Far beyond taking pretty pictures or video, an elite team of suburban cops is using drones for faster and more efficient investigations of major traffic accidents.
Investigators use two drones to conduct measurements and other elements of accident reconstruction. The images captured from above, instead of strictly on the ground, not only help investigators work more quickly at crash scenes but also provide what authorities believe is better information to determine what happened.
In turn, drivers are benefiting from roads being reopened earlier after serious crashes because the investigators work faster with a drone. Investigations also can continue with a drone while traffic moves through an area.
"This whole idea of it being more efficient for the officer and being more efficient for the public is what we're after," said Steven Husak, commander of the Lake County Major Crash Assistance Team and Lake Zurich's police chief.
The team is believed to be first in the state and one of the few accident reconstruction squads in the country using drone technology, which was approved in December.
Relaxed Federal Aviation Administration licensing regulations enacted in August opened the door to law enforcement drone pilots, said Stan Taylor of the Northwestern University Center for Public Safety. He consulted with Lake County on the technology and expects drone use for crash investigations to start spreading across the nation.
How it works
Images captured from a $2,500 drone flying no more than 100 feet above the crash site are fed into a software program that stitches together hundreds of pictures for a computer model. Working off the model, investigators take measurements to determine speed and other crash elements, as well as getting a driver's view before a wreck and seeing the scene in 3-D animation.
The improved evidence collection and investigations will help in trying to determine driver fault -- a factor used in criminal cases and lawsuits, Husak said. Investigators still examine crash scenes on the ground as the drone works from the sky.
Taylor and Iain Lopata, also of Northwestern, are teaching courses for police officers and others in law enforcement to become qualified for the aerial crash investigations. At least 15 Lake County investigators are licensed.
Lopata said the new technology has been especially adept at showing fluid trails on a roadway -- in day or night -- that may be from a car's radiator or broken brake line. He said the trails are not always easy to locate from the ground.
"Those fluid trails allow the reconstructionists to get a very clear picture of exactly where the point of first impact was between the vehicles, which often gives the critical clues as to who might have been at fault," Lopata said.
Route 60 fatality
Thirty-six Lake County police departments contribute personnel to the major crash investigation team. One of the investigators, Libertyville police Detective Belinda Steckenrider, said on-site work that used to take up to five hours is down to three hours or less with a drone.
In one recent case, the drone was used the evening of March 30, when the squad investigated a crash involving a 13-year-old Mundelein boy who died after a car hit him as he tried to cross busy Route 60 at Milwaukee Avenue in Vernon Hills. The team collected the evidence it needed in about 2½ hours.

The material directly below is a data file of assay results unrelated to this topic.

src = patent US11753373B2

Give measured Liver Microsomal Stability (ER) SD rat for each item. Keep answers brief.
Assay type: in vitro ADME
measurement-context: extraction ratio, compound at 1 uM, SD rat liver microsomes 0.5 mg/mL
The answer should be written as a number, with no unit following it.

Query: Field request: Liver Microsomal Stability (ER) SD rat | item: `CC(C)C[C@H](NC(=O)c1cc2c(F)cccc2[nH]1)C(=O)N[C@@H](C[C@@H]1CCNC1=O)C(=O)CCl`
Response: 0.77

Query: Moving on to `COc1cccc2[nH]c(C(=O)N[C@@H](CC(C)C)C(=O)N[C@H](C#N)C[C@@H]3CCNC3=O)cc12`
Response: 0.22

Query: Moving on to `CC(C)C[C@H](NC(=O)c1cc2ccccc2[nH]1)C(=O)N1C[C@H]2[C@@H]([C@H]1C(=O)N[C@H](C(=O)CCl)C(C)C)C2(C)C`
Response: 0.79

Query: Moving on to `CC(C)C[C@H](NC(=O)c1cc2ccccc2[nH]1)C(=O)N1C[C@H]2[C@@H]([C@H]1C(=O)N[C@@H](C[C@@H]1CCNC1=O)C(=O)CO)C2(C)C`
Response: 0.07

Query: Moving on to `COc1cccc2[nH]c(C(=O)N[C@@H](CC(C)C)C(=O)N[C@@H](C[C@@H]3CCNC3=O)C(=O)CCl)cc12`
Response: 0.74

As part of the ongoing investigation, Steckenrider said she's been able to examine images of the Milwaukee-Route 60 intersection that she would not have had without the drone.
"The aerial pictures are phenomenal, to be able to look at the entire scene compared to somebody standing at eye level taking pictures," she said.
Just before the roughly 11-year-old Lake County team received authorization for its program, Massachusetts State Police unveiled its first crash reconstruction drone in December, at Gillette Stadium in Foxborough. Authorities billed it as one of the first accident reconstruction drones in the nation.
Illinois law addresses privacy issues raised by police drone use for crime- and crash-scene photography.
The American Civil Liberties Union's Illinois branch provided input for the state's Freedom From Drone Surveillance Act. In part, it says police drones must stay in a geographically confined area while making every reasonable attempt to get images only from a crime or accident site.
"There is also a requirement that the law enforcement secure a warrant or obtain lawful consent before using the drone for these purposes on private property," said Khadine Bennett, ACLU advocacy and governmental affairs director. "As long as those parameters are followed, we don't oppose the use."
Husak said the Lake County Major Crash Assistance Team always has tried to be on the cutting edge of technology, such as when it shifted from using a tape measure, wheel and chalk marks to digital photography to map accident scenes. He said the drones, which they began testing in 2015, are another step in the technological progression.
Potential problems for the drones include severe wind, trees and extreme temperatures. But on the whole, they've been reliable for what's become a great public benefit, Northwestern's Taylor said.
"A lot of times we can't even call in tow trucks and stuff to remove the vehicles until we have done a certain amount of the investigation recording the evidence," he said. "So, if we can speed that process up significantly, even a really complicated (crash) is still going to be a shorter end-to-end time."
Drones: ACLU helps ensure people's privacy